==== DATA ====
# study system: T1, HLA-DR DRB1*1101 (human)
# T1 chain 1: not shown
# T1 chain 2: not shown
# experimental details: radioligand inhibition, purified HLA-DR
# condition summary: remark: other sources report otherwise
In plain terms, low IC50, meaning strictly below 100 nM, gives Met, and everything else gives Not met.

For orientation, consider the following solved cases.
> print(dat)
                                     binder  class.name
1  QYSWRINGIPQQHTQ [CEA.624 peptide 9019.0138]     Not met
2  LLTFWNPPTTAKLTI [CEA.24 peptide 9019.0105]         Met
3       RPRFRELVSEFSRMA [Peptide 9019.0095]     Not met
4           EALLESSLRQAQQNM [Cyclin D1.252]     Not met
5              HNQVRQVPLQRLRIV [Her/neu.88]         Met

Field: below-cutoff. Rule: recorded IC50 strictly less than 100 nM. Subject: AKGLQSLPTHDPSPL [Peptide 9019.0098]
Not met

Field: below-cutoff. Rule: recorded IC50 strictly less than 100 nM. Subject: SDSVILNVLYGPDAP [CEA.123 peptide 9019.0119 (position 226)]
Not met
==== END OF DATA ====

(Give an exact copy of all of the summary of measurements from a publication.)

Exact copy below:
# study system: T1, HLA-DR DRB1*1101 (human)
# T1 chain 1: not shown
# T1 chain 2: not shown
# experimental details: radioligand inhibition, purified HLA-DR
# condition summary: remark: other sources report otherwise
In plain terms, low IC50, meaning strictly below 100 nM, gives Met, and everything else gives Not met.

For orientation, consider the following solved cases.
> print(dat)
                                     binder  class.name
1  QYSWRINGIPQQHTQ [CEA.624 peptide 9019.0138]     Not met
2  LLTFWNPPTTAKLTI [CEA.24 peptide 9019.0105]         Met
3       RPRFRELVSEFSRMA [Peptide 9019.0095]     Not met
4           EALLESSLRQAQQNM [Cyclin D1.252]     Not met
5              HNQVRQVPLQRLRIV [Her/neu.88]         Met

Field: below-cutoff. Rule: recorded IC50 strictly less than 100 nM. Subject: AKGLQSLPTHDPSPL [Peptide 9019.0098]
Not met

Field: below-cutoff. Rule: recorded IC50 strictly less than 100 nM. Subject: SDSVILNVLYGPDAP [CEA.123 peptide 9019.0119 (position 226)]
Not met